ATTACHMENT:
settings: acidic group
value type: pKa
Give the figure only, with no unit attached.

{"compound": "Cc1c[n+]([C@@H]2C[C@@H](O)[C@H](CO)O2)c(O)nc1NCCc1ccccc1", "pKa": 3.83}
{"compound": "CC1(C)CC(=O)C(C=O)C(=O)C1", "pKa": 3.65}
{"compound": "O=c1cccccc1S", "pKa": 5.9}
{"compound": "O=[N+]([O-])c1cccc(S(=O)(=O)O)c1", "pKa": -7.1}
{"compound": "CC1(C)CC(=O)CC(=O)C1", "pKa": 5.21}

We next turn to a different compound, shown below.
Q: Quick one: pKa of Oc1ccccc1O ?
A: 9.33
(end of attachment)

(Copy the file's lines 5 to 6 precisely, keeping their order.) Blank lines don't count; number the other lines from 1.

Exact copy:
{"compound": "CC1(C)CC(=O)C(C=O)C(=O)C1", "pKa": 3.65}
{"compound": "O=c1cccccc1S", "pKa": 5.9}